Womac argues that she has a cause of action for retaliatory discharge under Clanton v. Cain-Sloan Co., 677 S.W.2d 441 (Tenn.1984). In Clanton, the Tennessee Supreme Court recognized a nontatutory cause of action for retaliatory discharge for an employee-at-will who was fired for submitting a workers' compensation claim. Womac argues that this court should recognize a similar cause of action for employees-at-will fired for reporting sexual harassment. We need not, however, decide whether or not such a cause of action exists because the evidence before us overwhelmingly indicates that Womac was not fired in retaliation for reporting sexual harassment. To the contrary, the record indicates that the investigation of Womac was initiated by Daniel and Corridon before Tiller and Stephens or any other Allstate employee except Hixson learned of Womac's accusations of sexual harassment, and that neither Tiller nor Stephens were involved in the decision to terminate Womac. All the evidence before the court indicates that Womac was terminated for falsifying applications and that her allegations of sexual harassment played no role in the initiation, management, or conclusions of Corporate Security's investigation of Womac's applications. We are mindful of the problems of sexual harassment in the work place, and we agree with Womac and Bouldin that the alleged behavior of Tiller and Stephens was reprehensible. Nevertheless, Womac has produced no evidence to suggest that Allstate terminated her employment as a result of her reporting that she had been sexually harassed by Tiller and Stephens. Without such evidence, Womac cannot succeed under a nonstatutory retailatory discharge theory, even if we were to recognize such a theory.


The district court correctly concluded that a claim under 42 U.S.C. Sec. 2000e is precluded by Womac's failure to comply with the statute's procedural requirements.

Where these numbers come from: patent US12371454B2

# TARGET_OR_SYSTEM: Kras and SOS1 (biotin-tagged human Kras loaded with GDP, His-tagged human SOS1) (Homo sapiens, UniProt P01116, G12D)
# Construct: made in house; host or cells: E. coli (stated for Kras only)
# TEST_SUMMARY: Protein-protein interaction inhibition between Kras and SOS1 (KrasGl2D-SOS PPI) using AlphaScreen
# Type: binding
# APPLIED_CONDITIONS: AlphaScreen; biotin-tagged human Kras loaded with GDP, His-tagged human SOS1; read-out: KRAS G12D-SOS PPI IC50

Tenn.Code Ann. Sec. 4-21-301 provides:


It shall be a discriminatory practice for a person or for two (2) or more persons:


(1) To retaliate or discriminate in any manner against a person because he or she has opposed a practice declared discriminatory by this chapter or because he or she has made a charge, filed a complaint, testified, assisted or participated in any manner in any investigation, proceeding, or hearing under this chapter;


As discussed above, Womac has introduced no evidence that she was fired in retaliation for reporting sexual harassment. Consequently, the district court properly ruled that she could not maintain an action under Tenn.Code Ann. Sec. 4-21-301. Regardless of the authority under which Womac pursues her retaliatory discharge claim, summary judgment in favor of Allstate was appropriate.


Womac claims that she is entitled to approximately $2,500 in sales commissions on insurance policies that had not been issued at the time she was terminated but were in the home office waiting to be processed. The compensation agreement between Allstate and Womac provides that she is entitled to compensation for "new policies recorded in your account during the previous month." "Recorded" is defined by the agreement was "entered in the appropriate accounts of the Company, as being received or receivable, with the speed ordinarily incident to our business operations." The agreement, therefore, does not entitle Womac to compensation for policies written but not processed at the time of her termination. Allstate is consequently entitled to summary judgment dismissing Womac's claim for additional compensation.


The judgment of the district court is affirmed.


Honorable Charles W. Joiner, Senior District Judge for the Eastern District of Michigan, sitting by designation